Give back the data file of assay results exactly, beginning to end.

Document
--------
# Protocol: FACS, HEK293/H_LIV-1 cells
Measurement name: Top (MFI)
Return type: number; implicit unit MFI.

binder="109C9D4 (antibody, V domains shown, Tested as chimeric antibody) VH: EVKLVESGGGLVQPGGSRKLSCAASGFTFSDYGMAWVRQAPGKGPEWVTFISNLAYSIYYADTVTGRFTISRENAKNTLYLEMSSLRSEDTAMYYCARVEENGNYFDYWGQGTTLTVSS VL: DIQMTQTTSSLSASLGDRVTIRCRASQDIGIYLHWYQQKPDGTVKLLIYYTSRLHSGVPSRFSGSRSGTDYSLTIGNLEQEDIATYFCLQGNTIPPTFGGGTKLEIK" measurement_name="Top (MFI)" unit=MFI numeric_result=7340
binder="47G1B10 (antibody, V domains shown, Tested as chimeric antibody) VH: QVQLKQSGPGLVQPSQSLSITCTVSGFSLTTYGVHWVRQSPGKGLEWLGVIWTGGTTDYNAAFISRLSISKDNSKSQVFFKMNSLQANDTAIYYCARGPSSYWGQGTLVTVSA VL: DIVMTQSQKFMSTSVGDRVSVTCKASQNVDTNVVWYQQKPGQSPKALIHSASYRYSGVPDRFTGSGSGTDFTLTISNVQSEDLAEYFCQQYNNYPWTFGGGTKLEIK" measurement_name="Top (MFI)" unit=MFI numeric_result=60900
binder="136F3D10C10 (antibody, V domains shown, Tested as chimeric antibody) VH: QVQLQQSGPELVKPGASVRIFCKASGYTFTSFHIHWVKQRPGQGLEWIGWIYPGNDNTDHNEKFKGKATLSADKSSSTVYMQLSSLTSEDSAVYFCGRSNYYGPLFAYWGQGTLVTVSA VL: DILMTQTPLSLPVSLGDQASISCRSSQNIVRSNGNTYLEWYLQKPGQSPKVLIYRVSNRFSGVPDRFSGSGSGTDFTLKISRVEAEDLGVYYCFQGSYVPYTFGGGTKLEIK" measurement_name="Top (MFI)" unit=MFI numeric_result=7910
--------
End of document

# Protocol: FACS, HEK293/H_LIV-1 cells
Measurement name: Top (MFI)
Return type: number; implicit unit MFI.

binder="109C9D4 (antibody, V domains shown, Tested as chimeric antibody) VH: EVKLVESGGGLVQPGGSRKLSCAASGFTFSDYGMAWVRQAPGKGPEWVTFISNLAYSIYYADTVTGRFTISRENAKNTLYLEMSSLRSEDTAMYYCARVEENGNYFDYWGQGTTLTVSS VL: DIQMTQTTSSLSASLGDRVTIRCRASQDIGIYLHWYQQKPDGTVKLLIYYTSRLHSGVPSRFSGSRSGTDYSLTIGNLEQEDIATYFCLQGNTIPPTFGGGTKLEIK" measurement_name="Top (MFI)" unit=MFI numeric_result=7340
binder="47G1B10 (antibody, V domains shown, Tested as chimeric antibody) VH: QVQLKQSGPGLVQPSQSLSITCTVSGFSLTTYGVHWVRQSPGKGLEWLGVIWTGGTTDYNAAFISRLSISKDNSKSQVFFKMNSLQANDTAIYYCARGPSSYWGQGTLVTVSA VL: DIVMTQSQKFMSTSVGDRVSVTCKASQNVDTNVVWYQQKPGQSPKALIHSASYRYSGVPDRFTGSGSGTDFTLTISNVQSEDLAEYFCQQYNNYPWTFGGGTKLEIK" measurement_name="Top (MFI)" unit=MFI numeric_result=60900
binder="136F3D10C10 (antibody, V domains shown, Tested as chimeric antibody) VH: QVQLQQSGPELVKPGASVRIFCKASGYTFTSFHIHWVKQRPGQGLEWIGWIYPGNDNTDHNEKFKGKATLSADKSSSTVYMQLSSLTSEDSAVYFCGRSNYYGPLFAYWGQGTLVTVSA VL: DILMTQTPLSLPVSLGDQASISCRSSQNIVRSNGNTYLEWYLQKPGQSPKVLIYRVSNRFSGVPDRFSGSGSGTDFTLKISRVEAEDLGVYYCFQGSYVPYTFGGGTKLEIK" measurement_name="Top (MFI)" unit=MFI numeric_result=7910